From the perspective of research contributions from academic institutions in integrative health, the 7 multidisciplinary universities have been key important contributors. These institutions, with one exception, are products of the last 20 years of advance of complementary, integrative and non-pharmacologic approaches in US health care. Each began as a professional school for chiropractic doctors, naturopathic doctors or acupuncturists then chose to expand its offerings for bird-of-a-feather programs, morphing into universities of integrative, natural health sciences. Part 1 of this series, “The Future of Integrative Health – Interviews with Presidents of 7 Multidisciplinary Universities”, examined the cornucopia of their present offerings. Part 2 offers an examination of the current place of research in these integrative health universities as the nation begins to call on their practices and practitioners in developing a new chronic pain strategy.
The recent global activity featured in the Integrator Blog News and Reports and re-posted by ISCMR, an international society of researchers in traditional, complementary, alternative and integrative medicine and health, has shown an unmistakable pattern: multiple governments are acting to remove recognition of homeopathy and certain of other complementary and integrative practice deemed “psuedo-scientific.” It’s not the only pattern. There hjave been recent positive governmental steps in Switzerland, India, the US and elsewhere. Still, the regulatory integrative ectomies in Spain, France, the UK, Australia, Canada – and here in the USA – are worth a collective heads up.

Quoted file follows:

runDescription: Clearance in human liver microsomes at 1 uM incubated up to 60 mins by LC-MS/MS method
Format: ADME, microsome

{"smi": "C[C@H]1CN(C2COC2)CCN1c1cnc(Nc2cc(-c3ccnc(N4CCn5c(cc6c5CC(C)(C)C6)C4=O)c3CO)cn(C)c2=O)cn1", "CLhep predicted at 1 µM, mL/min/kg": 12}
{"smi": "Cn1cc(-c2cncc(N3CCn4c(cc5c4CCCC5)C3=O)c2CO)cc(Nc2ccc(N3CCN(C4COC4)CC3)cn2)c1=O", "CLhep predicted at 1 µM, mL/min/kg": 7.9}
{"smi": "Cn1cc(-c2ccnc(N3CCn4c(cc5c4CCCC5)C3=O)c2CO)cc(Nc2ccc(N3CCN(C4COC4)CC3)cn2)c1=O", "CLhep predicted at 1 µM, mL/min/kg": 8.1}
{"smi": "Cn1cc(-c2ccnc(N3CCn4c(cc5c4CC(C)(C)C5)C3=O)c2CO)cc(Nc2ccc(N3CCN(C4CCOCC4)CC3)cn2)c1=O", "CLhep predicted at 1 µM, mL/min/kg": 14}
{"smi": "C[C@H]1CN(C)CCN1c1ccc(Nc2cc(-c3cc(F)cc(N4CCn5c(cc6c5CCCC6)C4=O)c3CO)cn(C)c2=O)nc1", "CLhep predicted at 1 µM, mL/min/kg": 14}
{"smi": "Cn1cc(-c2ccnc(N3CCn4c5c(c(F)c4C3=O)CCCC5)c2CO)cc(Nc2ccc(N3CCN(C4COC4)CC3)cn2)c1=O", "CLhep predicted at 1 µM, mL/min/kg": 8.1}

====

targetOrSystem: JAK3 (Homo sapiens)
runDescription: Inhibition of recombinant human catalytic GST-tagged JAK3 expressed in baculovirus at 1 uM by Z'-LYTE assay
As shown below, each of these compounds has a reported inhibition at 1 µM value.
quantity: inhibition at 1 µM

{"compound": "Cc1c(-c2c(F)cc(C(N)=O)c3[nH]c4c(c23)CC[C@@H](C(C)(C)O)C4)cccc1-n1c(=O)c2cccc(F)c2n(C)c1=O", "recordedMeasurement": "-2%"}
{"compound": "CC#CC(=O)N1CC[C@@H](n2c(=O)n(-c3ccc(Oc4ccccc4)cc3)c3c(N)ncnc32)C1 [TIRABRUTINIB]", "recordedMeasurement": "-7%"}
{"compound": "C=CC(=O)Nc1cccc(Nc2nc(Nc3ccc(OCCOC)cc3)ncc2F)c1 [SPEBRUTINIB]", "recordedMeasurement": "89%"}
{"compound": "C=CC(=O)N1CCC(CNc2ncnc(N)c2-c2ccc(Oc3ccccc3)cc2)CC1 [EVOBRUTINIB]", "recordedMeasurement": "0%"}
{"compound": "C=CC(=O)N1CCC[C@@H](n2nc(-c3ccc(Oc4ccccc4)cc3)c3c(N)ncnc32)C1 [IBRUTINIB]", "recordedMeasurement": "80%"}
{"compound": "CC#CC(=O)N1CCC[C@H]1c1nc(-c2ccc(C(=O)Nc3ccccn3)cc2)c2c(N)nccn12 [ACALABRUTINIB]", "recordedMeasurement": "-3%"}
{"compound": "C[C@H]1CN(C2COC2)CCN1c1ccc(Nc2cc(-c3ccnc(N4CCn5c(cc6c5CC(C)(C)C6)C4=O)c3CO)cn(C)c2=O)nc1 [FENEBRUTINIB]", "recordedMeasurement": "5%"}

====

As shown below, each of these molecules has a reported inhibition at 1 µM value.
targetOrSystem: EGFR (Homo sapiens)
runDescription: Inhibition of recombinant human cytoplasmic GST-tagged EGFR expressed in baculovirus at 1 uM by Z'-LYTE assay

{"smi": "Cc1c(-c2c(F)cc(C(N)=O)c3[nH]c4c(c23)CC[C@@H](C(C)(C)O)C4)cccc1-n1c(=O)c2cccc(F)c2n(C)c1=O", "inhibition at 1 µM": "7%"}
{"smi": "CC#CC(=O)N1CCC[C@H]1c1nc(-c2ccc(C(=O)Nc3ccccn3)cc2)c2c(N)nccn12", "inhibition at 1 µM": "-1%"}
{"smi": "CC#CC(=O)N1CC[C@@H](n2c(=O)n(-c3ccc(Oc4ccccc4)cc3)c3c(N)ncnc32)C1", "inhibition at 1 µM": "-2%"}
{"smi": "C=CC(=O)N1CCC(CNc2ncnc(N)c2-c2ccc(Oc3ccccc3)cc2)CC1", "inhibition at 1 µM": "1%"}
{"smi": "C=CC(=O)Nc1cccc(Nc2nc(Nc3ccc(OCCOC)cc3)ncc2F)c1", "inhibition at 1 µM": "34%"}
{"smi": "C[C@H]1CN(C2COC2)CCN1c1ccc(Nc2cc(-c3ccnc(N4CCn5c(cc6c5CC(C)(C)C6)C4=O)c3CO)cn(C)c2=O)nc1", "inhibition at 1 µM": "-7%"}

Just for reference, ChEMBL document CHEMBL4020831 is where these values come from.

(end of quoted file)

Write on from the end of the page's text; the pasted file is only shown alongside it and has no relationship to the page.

The past 20 years witnessed the expansion of a new type of institution in academic health care – and specifically in integrative health and medicine: multidisciplinary universities with professional degrees in multiple natural health fields. Variously denominated as universities of “natural health sciences” or “health sciences” or “integrative health” or merely as “university,” these 7 institutions were each founded as single purpose colleges to educate chiropractors, naturopathic doctors or acupuncturists. They expanded to include other disciplines, degrees and certifications. Many have played important roles in the integrative health movement. All sit at the intersection of two fields in turmoil: health care and higher education. I interviewed the presidents of each to access their vantage points. This overview is a first in a two-part series.
Spoiler alert. The title of a recent column marking the 10th anniversary of Triple Aim efforts to move medical payment and delivery from volume toward value makes no bones about the effort’s shortcomings. This report card from the Triple Aim’s top cheer-leader is meaningful to the high touch, human-intensive movement for integrative health and medicine for one important reason: the field’s potential uptake is pegged to advance of the values orientation. Success is more broadly meaningful because the values-based war against the forces in the industry that causally associate it with 250,000 medical deaths each year – effectively medicine’s white walkers in Game of Thrones terms – is the bullseye point of reference on what is at stake.